3) Cultivate awareness: Educate yourself, and your children, about the power of nutrient-dense foods (Eat to Live by Dr. Joel Fuhrman is a great place to start!). Give them a project that they can research on the Internet. Our favorite is called “Four Sqaure”: have kids divide a sheet of paper into four equal boxes, and ask them to draw and describe a fruit or vegetable in each box. Descriptions can include nutritional benefits (is it anti-inflammatory? does it boost immunity?), vitamins and minerals, where it grows, and how it tastes. They could do this every week for a year, before they would run out of fruit, veggies, nuts, seeds and legumes to research! Also, talk about the foods you serve for dinner. Ask kids about the benefits of the carrots in their soup, and what vitamins are in their broccoli. Look it up together if they don’t know!

4) Encourage fun, healthy actions: This is the hardest one for me, because we are so stinkin’ busy all the time. I have found, however, that giving my kids dedicated time to “play” in the kitchen makes them more enthusiastic about healthy food. They like to make their own trail mixes, popsicles, smoothies, and dips. We also recently experimented with sparkling water and pure juices, to make healthy “sodas”. And, of course, they love to help me cook! Additionally, I think it’s important to take kids grocery shopping every now and then, and encourage them to explore the produce aisle for foods they haven’t tried before. Teach them to read labels, and only put something in the cart if it’s healthy. The way I see it, the more positive experiences  kids have with healthy food, the more willing they will be to embrace the crazy healthy lifestyle.

Teaching kids to be healthy is a lot of work, and a bit of a faith walk. It’s essential to let go of expectation, and trust the struggle. Be sure of what you believe and be consistent in your actions. And always remember that, even if our kids don’t react the way we want them to now, they will always remember that Mom and Dad cared enough to make healthy eating a family value.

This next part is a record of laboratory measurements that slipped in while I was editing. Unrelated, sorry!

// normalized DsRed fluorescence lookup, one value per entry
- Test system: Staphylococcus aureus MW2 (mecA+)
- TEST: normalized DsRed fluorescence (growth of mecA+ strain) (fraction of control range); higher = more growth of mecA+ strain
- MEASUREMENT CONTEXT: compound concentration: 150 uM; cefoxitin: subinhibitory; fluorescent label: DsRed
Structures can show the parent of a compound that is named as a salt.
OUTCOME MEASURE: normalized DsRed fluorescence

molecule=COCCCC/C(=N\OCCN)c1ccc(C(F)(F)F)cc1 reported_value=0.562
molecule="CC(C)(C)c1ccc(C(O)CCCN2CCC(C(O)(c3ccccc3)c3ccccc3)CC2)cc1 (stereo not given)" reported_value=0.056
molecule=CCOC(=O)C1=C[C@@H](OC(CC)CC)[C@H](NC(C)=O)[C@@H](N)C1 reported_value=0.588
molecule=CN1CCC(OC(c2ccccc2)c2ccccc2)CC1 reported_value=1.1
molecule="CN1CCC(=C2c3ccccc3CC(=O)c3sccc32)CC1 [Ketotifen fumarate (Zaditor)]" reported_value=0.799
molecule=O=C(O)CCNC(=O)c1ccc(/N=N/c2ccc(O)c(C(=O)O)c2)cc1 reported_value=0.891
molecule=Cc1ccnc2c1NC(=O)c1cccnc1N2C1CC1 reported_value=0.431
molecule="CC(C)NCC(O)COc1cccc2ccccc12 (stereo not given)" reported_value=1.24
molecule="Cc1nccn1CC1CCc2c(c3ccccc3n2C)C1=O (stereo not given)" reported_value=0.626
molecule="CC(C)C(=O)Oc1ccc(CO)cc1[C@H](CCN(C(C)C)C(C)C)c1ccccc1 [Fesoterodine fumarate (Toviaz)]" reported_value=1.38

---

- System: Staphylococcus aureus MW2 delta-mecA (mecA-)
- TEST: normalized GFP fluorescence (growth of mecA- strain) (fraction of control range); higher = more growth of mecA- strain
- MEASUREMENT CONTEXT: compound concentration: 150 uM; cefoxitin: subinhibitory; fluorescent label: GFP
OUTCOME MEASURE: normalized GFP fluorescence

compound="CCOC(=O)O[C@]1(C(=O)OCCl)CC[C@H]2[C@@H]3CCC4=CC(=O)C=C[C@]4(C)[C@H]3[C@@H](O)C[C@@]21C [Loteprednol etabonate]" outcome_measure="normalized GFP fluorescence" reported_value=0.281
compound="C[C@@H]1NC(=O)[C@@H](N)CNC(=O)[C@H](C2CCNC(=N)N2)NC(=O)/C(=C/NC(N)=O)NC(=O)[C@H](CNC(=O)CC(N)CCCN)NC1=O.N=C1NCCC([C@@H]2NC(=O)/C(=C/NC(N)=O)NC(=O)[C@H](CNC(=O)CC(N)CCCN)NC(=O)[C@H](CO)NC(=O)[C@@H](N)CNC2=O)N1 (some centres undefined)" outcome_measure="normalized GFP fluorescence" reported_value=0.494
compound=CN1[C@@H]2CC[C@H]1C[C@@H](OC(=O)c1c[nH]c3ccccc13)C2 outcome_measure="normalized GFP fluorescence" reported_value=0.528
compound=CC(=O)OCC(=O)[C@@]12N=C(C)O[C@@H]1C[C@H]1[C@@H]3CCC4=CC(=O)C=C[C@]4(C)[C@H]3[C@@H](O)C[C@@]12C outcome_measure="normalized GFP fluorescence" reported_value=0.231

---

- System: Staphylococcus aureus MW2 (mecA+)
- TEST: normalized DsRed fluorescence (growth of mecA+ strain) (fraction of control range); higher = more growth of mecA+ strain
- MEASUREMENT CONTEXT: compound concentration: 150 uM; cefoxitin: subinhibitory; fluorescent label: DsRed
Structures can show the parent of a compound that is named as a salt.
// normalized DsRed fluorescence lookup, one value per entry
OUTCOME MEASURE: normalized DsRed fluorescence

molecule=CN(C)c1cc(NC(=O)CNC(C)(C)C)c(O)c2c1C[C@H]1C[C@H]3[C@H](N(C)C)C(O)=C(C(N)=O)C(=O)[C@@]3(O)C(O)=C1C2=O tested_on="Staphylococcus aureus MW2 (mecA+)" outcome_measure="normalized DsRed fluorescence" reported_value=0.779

*Follow My Crazy Healthy Life on Facebook for more insights into how I teach our kids to eat healthy!



Roasted Veggies, The Crazy Healthy Way


Remember  my foodie friend, Angie? She changed my relationship with vegetables forever, and helped me get crazy healthy, when she taught me how to roast brussel sprouts.

It was 2003. I was a new vegetarian, and desperately wanted to learn how to eat more vegetables. Angie gave me the perfect opportunity one night at dinner, when she exclaimed (in her amazingly charming foodie way) the she absolutely LOVES roasted brussel sprouts. I told her I had never had brussel sprouts, and asked her how she prepares them.

She told me it was soooo easy:

1) cut them in half,

2) toss with oil*,

3) season with salt and pepper, and

4) roast at 400 degrees, until they turn bright green, and edges start to brown (about 15 minutes).

So, I tried it. And of course, Angie was right. I loved them. Angie’s roasting technique was so simple, that I decided to experiment with other vegetables: sweet potatoes, asparagus, broccoli, and carrots. I had to play with the temperatures a bit, and learned that denser, thicker vegetables (such as potatoes) can be roasted at 425 degrees, but thinner veggies (asparagus, for example) are better at 375 degrees.

I also found that it is really important, for thorough cooking, to make sure that veggies are sliced to approximately the same size. And, of course, the smaller the slices, and the bigger the roasting pan, the faster they cook.

It took a few months to master my roasting technique, but once I got it down, I found it a lot easier to stick to a nutrient dense diet. After a while, I got curious about other veggies, such as eggplant, rutabaga, zucchini, and parsnips. Sure enough, Angie’s simple roasting technique worked for these foods as well.

More recently, I have discovered that spices and sweeteners can also be added before roasting certain vegetables. I use the basic roasting technique, plus the following flavorings:

  • maple syrup or honey with brussel sprouts and green beans
  • garlic with sweet potatoes and broccoli
  • rosemary with all kinds of potatoes
  • thyme with parsnips and rutabaga
  • apple cider vinegar with turnips, cauliflower, and carrots

It’s also fun to roast complementary veggies together, such as parsnips, rutabaga, and carrots, or broccoli and cauliflower. Just make sure they have similar cooking times, or you’ll end up burning part of your meal!  The Whole Foods website, and are great resources for inspiration.

The more time I spent experimenting with roasted veggies, the more I learned to prefer roasting to all other cooking methods. It’s simple–cut, toss, season, roast–and always produces great results.